Tulsa TV Memories GroupBlog 223
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One of my family's legends--probably duplicated by thousands of others--is
when my dad's homebrew exploded bottle-by-bottle, confined in a closet, during
the last days of prohibition.
Folks, as a confirmed beer drinker, I have died and gone to heaven, or Wisconsin as the natives here refer to it. It seems as though a town without a brewery is a cultural backwater and the worst local brew I have quaffed beat the best brew I ever had in Oklahoma (except for Lone Star dark draft).
BTW, I remember the Carling jingle somewhat differently as "Mabel, get off
the table. This two bucks is for beer."
The only thing that would be slightly misleading is that she says Fayetteville
has 62,000 people and seems smaller than that. True enough, but the outside
world should know that overall there are about 350,000 people in Washington
and Benton counties and more coming all the time.
No one has mentioned JAX beer, Country Club malt liquor or that generic beer that came in the plain white can that just said beer on it.
My friends and I drank a lot of QT beer (in the poor days) and if you got it real cold and drank a lot of it, it wasn't that bad. I think it was made by Pearl out of Texas. Another of my favorites was Tuborg, have not seen that one in years.
Someone mentioned Mickey's Big Mouths, that was BAD BEER!
Time to pop a top.
I remember the Jax beer cartoon commercials of the early 60s. Their sophisticated humor might have been a little over my head, but I thought they were funny anyway.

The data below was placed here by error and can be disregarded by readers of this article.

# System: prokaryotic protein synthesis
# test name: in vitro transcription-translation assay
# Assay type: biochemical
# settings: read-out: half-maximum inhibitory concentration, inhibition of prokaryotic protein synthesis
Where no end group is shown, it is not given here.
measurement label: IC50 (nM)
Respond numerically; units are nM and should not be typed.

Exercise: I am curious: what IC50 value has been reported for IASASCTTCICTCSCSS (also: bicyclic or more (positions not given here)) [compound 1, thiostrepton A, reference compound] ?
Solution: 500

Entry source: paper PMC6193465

The late "Huck" West asked me if I had ever had chalk beer. I said no, had no idea what it was for a long time. Huck, being from NW Arkansas, was a big fan (but NOT a big drinker) of the Post Winery in Ozark, AR. Not bad stuff, but my late Aunt and Uncle liked Wiederkehr (called Whittaker in AR) up the hill in Ozark for their German restaurant and fun wine tastings.
I got addicted but NO ONE seemed to sell Arkysaw vino in Tulsey for years. The liquors by TU looked at you as if crazy, wantin' some. I did damage a fair amount of Annie Greensprings in Tulsa but I can't figger out why now.
Incidentally, in this month's Smithsonian: a famous author living in "Fateville"
writes a great tome to that mountain town!
I too drank way to much Little Kings and Purple Passions with Moonshine in
gallon jugs from Missouri. My friends who were too cheap to drink the good
stuff would always rely on Milwaukee's worst. Does anyone know what happened
to Schmidt's Beer, the can with a black panther on it?
I apologize in advance for going too long, here.
One of the earliest beers I remember in Oklahoma was King Cole, which advertised on large billboards with a picture of the aformentioned King looking like something from a deck of cards. I don't know whether this was an Oklahoma brewery or an out-of-state brand, but it disappeared about the time World War Two came along.
During the war, the main brands were Budweiser--a far different animal from today's colored water. Bud, in those days used more hops and the beer had a distinct bitter aftertaste that was great with a sharp cheddar, Schlitz was around, Pabst, Stag--another casualty--, and Griesedieck, the sponsor of Cardinals baseball on the radio.
It's difficult to remember what was wartime beer and what came immediately after. It's beer we're talking about, after all. But in the mid to late forties, a host of brews began showing up. Miller's, "The Champagne of Bottled Beers" and the start of heavy marketing for women and the destruction of full-bodied beer, Hamm's, with that damned bear, Ballantine Ale, as well as Carling's red and black label ("Hey, Mabel!Black Label!" was the catch phrase), and then we had a couple of Oklahoma beers, Progress and Silver Fox. I can recall buying Dos Equis and Carta Blanca at Little Mexico restaurant as early as 1949 or '50.